Certainly, the economy needs to grow. Inflation has soared to more than 80 percent, severely denting the president’s popularity and jeopardizing his bid for re-election next year. According to the International Energy Agency, Turkey is also highly dependent on foreign energy, importing 93 percent of its oil and 99 percent of its gas, a situation that has widened its trade deficit and increased its debt burden.

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As bad as the economy is, it would be worse without Turkey’s energy trade with Russia and the money it brings.

Turkey does not participate in any sanctions of Russian power and as a result is able to buy Russia’s deeply subsidized oil. The benefits are twofold. Turkey, which has huge refining capacity, has been buying record amounts of cut-rate Russian crude, refining it on its own shores, and then selling the finished product at world market rates, legally labeled as Turkish in origin. At the same time, it is buying discount Russian diesel fuel for domestic consumption.

Over the past six months, Turkey has bought an average of 292,000 barrels a day of Russian crude, compared with an average of 113,000 barrels a day in the same period a year ago, according to Kpler, a firm that tracks petroleum shipping.

According to an analysis by the Center for Energy and Clean Air, Russian oil is increasingly being routed through Turkey, “where Russian crude oil is being refined, while the country increases its exports of refined oil products to the EU and the US” in Finland.

(The European Union’s ban on refined products using Russian oil is set to go into effect in February.)

Coal imports from Russia, sold at a discount, also increased. Between August and November, when the EU ban on Russian coal took effect, Turkey’s monthly imports from Russia averaged 2.1 million metric tons. That number is more than three times the monthly average of 630,000 tons purchased during the same period last year, according to Kpler.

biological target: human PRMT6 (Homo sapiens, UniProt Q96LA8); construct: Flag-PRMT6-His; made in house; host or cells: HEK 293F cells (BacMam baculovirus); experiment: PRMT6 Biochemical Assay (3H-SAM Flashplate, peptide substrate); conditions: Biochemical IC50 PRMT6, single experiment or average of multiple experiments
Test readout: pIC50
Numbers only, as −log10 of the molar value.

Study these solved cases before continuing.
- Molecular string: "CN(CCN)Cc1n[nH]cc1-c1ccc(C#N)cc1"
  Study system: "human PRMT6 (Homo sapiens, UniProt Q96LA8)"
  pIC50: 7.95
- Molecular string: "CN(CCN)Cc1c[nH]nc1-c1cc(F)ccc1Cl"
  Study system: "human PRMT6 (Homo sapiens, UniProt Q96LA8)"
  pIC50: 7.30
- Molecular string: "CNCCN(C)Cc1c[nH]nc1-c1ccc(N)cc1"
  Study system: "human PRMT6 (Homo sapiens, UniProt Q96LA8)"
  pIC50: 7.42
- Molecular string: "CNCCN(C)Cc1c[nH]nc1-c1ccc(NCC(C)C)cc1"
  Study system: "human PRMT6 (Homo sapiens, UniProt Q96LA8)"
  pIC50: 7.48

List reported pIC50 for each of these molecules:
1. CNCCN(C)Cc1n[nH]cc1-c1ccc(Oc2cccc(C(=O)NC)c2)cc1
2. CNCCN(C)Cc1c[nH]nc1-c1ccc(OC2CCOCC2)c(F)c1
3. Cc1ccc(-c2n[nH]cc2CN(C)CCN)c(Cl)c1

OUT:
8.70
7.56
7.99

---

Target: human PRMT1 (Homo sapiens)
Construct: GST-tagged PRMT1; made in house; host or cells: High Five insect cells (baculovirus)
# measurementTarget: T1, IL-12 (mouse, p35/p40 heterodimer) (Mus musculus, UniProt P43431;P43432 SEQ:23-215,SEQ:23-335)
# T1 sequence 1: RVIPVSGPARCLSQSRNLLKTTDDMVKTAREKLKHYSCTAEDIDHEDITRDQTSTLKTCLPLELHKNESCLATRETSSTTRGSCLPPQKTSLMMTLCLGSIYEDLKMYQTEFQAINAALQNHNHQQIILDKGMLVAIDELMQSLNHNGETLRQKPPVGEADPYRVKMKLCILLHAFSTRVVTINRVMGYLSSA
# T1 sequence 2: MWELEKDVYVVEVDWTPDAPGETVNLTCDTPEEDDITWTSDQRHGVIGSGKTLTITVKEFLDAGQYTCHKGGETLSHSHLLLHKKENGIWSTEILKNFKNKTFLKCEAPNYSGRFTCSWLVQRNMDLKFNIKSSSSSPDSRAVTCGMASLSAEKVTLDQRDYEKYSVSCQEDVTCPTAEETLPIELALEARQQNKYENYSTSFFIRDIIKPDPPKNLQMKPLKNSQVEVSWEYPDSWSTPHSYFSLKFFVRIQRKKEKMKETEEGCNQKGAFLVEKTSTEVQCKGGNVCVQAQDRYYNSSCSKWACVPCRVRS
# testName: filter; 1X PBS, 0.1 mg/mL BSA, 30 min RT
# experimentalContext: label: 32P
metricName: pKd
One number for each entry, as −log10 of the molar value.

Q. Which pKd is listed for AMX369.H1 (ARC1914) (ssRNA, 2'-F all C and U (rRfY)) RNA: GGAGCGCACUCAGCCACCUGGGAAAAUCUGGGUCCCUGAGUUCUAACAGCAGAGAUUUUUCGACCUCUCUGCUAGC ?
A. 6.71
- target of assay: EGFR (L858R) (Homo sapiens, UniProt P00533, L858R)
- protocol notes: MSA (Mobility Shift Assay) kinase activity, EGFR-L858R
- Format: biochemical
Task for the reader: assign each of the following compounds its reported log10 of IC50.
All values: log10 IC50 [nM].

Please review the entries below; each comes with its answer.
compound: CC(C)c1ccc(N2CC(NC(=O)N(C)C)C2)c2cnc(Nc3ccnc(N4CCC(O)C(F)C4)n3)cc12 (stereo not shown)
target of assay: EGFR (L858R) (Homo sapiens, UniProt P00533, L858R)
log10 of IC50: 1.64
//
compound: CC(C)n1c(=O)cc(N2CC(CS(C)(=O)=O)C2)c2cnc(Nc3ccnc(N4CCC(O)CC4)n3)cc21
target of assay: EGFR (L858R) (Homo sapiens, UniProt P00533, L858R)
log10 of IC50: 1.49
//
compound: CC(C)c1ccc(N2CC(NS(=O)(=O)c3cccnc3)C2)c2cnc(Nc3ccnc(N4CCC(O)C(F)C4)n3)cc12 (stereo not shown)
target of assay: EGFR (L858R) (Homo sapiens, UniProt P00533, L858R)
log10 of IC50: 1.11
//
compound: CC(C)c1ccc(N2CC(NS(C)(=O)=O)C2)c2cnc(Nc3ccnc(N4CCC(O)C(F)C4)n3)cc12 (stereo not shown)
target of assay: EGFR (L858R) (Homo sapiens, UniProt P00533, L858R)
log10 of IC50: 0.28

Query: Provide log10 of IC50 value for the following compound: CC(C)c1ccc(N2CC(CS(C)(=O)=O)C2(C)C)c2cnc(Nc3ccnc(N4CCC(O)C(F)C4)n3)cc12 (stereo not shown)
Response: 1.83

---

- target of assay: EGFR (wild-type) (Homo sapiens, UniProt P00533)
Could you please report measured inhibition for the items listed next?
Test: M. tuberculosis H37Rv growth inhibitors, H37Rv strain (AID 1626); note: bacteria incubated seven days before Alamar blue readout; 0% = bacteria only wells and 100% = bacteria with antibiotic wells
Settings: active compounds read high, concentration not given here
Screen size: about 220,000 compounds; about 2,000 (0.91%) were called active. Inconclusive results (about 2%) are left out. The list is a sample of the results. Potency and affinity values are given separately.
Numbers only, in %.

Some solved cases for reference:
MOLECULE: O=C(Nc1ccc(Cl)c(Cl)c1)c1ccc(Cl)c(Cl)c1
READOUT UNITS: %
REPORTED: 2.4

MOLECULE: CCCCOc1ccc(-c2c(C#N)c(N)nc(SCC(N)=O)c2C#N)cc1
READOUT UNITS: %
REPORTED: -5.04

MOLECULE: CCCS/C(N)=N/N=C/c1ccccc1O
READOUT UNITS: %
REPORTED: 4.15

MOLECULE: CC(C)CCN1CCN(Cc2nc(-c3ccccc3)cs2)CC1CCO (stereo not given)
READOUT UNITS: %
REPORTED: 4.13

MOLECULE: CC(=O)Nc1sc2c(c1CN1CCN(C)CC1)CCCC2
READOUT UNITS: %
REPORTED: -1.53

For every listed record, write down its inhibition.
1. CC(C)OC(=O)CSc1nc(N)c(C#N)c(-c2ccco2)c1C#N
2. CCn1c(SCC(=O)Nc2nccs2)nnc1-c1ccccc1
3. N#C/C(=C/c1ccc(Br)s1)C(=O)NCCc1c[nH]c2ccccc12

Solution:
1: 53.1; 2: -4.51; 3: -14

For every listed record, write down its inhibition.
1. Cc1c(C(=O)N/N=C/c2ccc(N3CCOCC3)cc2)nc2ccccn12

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“Turkey has become the largest buyer of Russian coal,” said Viktor Katona, an analyst at Kpler who recently returned from a trip to Turkey. “Thanks to Turkey and China, Russia’s coal exports have returned to pre-sanctioned levels.”

Energy is one aspect of the complex economic and political interests that drive Turkey’s desire for closer ties with Russia. Russians make up the largest number of tourists, a source of foreign exchange to support the sinking value of the Turkish lira. More importantly, Mr Erdogan is expected to back Russia’s efforts to crush Kurdish separatism in Syria.

But power strategies have broader resonances.

Turkey’s position between energy-rich and energy-hungry countries gives it strategic importance as a transportation hub.

Simone Tagliapietra, a senior fellow at the Bruegel Institute in Brussels, said Mr. He said that Putin is using it. He doubted whether that strategy would work. As Europe is determined to end its dependence on Russian energy in the coming years, the idea of ​​an energy hub in Turkey does not make economic sense at the moment, he said.

“Turkey will try to take advantage as much as possible to get Russian power on the cheap,” he said, “but I don’t think doing so will damage the NATO alliance or the united opposition to Russian aggression.

Elif Ins Contributed to reporting.